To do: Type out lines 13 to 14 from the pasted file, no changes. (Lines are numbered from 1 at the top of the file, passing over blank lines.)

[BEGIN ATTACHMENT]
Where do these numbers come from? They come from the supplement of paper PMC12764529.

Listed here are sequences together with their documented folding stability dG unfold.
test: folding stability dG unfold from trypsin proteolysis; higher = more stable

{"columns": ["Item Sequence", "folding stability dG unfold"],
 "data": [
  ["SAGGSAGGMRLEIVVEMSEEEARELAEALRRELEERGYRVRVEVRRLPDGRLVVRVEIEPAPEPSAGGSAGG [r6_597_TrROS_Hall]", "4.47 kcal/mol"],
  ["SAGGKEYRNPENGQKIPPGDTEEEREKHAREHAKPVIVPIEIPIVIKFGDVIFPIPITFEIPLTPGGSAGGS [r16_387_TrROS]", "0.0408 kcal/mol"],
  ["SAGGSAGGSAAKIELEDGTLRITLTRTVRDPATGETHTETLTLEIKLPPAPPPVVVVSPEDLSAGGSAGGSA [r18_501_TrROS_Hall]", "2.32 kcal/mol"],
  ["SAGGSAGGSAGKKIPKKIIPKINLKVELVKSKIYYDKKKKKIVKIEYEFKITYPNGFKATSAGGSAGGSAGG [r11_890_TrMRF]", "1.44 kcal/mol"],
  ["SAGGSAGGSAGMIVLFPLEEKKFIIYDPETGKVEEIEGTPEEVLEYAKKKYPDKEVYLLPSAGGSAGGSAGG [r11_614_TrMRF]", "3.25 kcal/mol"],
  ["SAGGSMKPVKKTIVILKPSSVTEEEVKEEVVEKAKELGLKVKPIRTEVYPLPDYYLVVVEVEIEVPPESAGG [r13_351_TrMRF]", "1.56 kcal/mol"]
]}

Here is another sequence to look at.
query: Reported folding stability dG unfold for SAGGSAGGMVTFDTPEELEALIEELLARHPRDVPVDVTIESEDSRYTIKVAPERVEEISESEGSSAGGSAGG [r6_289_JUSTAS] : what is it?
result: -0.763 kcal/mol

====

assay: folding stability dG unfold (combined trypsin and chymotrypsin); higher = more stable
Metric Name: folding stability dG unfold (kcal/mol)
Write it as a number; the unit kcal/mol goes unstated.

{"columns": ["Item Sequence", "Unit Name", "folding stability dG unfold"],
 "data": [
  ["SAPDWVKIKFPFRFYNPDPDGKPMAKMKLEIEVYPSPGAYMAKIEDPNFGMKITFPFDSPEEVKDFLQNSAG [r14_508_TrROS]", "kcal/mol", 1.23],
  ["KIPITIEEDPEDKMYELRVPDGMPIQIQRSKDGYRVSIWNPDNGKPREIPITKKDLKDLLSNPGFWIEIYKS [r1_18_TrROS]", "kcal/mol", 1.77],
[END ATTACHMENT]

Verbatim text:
Here is another sequence to look at.
query: Reported folding stability dG unfold for SAGGSAGGMVTFDTPEELEALIEELLARHPRDVPVDVTIESEDSRYTIKVAPERVEEISESEGSSAGGSAGG [r6_289_JUSTAS] : what is it?